Coalition Against Health Care Privatisation

08 July 2008

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The website of the Coalition Against Health Care Privatisation has moved. You can now find us here.

18 March 2006

Who is calling the shots in health care?

The Coalition met Health Ministry Director General Dr Ismail Merican in Putrajaya on 14 March 2006. The meeting started with Ismail citing time constraints to the "star-studded" cast from the Coalition, giving them just one hour to cover all the issues.

There were around 40 people in the room - 30 from the Coalition and 10 from the Health Ministry and department. With the clock ticking away, it appeared from the start time was going to be a major constraint.

The Coalition members were led by some doctors - medical as well as PhDs. Among them were Datuk Devaraj (former MMA president), Dato Kumarasingam (former director of the Health Ministry's Pharmaceutical Division), Dr Chan Chee Khoon (Citizens' Health Initiative), Dr Xavier Jayakumar, Dr Mariam, Dr Nasir Hashim (PSM Chairperson), Dr Subramaniam Pillay (Coalition chairperson and Aliran exco member) and Dr Jeyakumar Devaraj (Coalition secretary). Also high profile were NGOs representatives led by the MTUC president himself, Syed Shahir. Other organisatons present included the Oppresed People's Network (JERIT), WDC, Suaram and the Nurses Union. Most of the major opposition parties' representatives were also present - from PSM, PKR, PAS and PRM.

DG defends full-paying patients' scheme

The Health DG had his own team of experts. Ismail Merican started with an attack on the media for not writing the facts. He started by explaining that there was no privatisation plan but just “full paying patients” and that they are undertaking a pilot project to determine the feasibility of the proposal. A pilot project is a pilot project, he said, and there is nothing to worry about. He said specialists won’t be tired; they cannot impose their own charges; they have to follow rules and conditions. He said that his Ministry is a caring Ministry - but then he imposed a strict time constraint on the discussions that followed.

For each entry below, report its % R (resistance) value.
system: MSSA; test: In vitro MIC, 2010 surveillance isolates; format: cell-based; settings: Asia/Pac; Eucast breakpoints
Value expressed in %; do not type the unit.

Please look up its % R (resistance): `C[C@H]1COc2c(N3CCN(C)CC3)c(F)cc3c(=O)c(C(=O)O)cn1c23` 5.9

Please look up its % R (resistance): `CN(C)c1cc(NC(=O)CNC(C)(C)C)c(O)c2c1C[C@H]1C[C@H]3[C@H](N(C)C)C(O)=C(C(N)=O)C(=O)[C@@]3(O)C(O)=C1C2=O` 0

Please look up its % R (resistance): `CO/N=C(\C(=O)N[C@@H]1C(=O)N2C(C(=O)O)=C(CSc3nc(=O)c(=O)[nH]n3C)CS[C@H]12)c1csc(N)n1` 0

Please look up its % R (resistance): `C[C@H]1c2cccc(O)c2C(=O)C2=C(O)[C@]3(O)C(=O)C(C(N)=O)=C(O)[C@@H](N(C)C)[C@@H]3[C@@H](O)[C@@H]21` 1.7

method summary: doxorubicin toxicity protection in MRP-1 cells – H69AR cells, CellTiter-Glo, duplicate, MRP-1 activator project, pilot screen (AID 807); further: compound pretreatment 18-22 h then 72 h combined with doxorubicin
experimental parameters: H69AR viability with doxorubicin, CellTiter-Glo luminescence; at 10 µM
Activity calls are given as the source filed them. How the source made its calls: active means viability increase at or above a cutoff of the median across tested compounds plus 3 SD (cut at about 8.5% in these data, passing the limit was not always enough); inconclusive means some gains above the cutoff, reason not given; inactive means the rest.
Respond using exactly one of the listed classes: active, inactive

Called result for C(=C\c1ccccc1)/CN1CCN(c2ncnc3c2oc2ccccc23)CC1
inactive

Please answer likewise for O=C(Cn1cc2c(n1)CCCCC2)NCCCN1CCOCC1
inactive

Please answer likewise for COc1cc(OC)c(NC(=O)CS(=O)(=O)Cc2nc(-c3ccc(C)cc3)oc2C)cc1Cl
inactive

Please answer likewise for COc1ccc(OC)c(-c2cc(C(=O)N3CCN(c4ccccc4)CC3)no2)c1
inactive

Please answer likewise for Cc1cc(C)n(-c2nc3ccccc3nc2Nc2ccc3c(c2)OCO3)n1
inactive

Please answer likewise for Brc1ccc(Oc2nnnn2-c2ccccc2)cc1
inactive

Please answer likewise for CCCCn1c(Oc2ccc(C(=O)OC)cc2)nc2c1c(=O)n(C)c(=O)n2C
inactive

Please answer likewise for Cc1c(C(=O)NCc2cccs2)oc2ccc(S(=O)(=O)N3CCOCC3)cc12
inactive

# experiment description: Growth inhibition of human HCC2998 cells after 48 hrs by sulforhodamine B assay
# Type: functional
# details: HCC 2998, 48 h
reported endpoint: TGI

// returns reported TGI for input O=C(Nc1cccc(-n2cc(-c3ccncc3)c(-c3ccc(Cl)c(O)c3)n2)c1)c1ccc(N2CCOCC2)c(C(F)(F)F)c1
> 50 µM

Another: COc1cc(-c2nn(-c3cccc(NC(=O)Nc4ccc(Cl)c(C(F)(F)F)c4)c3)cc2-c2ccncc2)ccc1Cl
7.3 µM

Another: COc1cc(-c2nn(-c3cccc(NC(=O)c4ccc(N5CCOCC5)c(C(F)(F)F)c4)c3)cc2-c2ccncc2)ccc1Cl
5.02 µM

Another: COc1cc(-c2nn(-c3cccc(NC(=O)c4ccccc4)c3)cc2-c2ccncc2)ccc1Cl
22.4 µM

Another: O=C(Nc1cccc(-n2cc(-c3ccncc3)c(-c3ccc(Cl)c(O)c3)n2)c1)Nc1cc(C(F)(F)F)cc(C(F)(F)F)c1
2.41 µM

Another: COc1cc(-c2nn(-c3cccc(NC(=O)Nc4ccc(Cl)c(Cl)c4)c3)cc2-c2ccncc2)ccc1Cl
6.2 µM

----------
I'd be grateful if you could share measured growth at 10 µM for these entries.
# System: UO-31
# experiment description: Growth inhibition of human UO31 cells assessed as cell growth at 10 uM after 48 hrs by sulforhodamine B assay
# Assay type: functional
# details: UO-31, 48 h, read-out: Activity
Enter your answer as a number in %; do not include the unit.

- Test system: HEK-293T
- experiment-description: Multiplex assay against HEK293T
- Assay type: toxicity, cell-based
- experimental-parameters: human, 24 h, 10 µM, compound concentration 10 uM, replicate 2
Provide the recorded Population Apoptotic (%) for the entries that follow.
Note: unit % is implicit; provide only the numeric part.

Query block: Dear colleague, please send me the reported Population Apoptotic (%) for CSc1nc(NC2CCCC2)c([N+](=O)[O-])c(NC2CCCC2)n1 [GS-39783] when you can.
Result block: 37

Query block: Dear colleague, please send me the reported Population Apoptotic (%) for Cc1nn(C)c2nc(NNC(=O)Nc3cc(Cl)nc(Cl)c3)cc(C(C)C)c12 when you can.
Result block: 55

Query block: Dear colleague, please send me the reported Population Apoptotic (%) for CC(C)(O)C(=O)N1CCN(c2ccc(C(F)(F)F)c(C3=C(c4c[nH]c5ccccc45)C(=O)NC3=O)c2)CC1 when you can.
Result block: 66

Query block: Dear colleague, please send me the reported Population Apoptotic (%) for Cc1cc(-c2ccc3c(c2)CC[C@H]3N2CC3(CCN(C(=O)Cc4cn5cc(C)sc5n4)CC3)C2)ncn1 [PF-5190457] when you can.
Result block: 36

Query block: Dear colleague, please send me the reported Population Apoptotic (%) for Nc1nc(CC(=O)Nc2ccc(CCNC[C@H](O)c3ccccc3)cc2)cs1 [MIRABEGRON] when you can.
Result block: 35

Coalition raises its concerns

The floor was then open to the Coalition partners who spoke one after another starting with Xavier. Xavier stressed that health efficiency would be compromised with the new practice; he asked why there was a need to double-tax paying patients; why not just spend more money on funding the existing system?

Syed Shahir from the MTUC and Joachim Xavier from the Penang Office of Human Development (POHD) raised the issue of migrant workers having to pay much higher fees. Syed said that, internationally, it is an embarrassment the way we treat our migrant workers. Joachim added that the country was actually profiting from migrant workers - but his contribution was stopped short by the Ismail, who said, "Next?"

S Arutchelvan from PSM said that it appears that the government is washing their hands off its responsibility and is more interested in health tourism. The DG was definitely irritated with this remark. Koh Swee Yong from PRM and Maria from WDC also shared personal experience on how patients are suffering in government hospitals.

Other very straightforward questions were put forward: Have you done a study on the University Hospital? have the consultants been appointed? who are they? how are you going to segregate patients between paying and non-paying patients?

Ducking the issues

Then the Health Ministry officers responded. They said that their first-class rates had not been raised since 1982, to which Subramaniam, the coalition chairperson responded, "Who is stopping you from raising those?" The Coalition is more interested in the well being of the lower- and middle-income group, he said.

The Ministry officials continued to brief the meeting about disciplinary action that had been taken against doctors. But when pressed, they conceded that so far no government doctors had been dismissed. They also said that if a private doctor refers any patient, irrespective of the patient’s socio-economic status, they would be immediately told to pay first-class rates. If they are unable, then they can apply to the Fund. At this point, the participants were quite resigned as everyone knows how 'efficient' these Funds are.

But when more pressing questions were put up, the DG kept saying that these are cabinet decisions especially the proposal for private wings. He said no study has been done on the current private wings concept in UM and UKM.

On the migrant workers issue, he also ducked the question by saying that it is a policy matter but he would raise the issue again.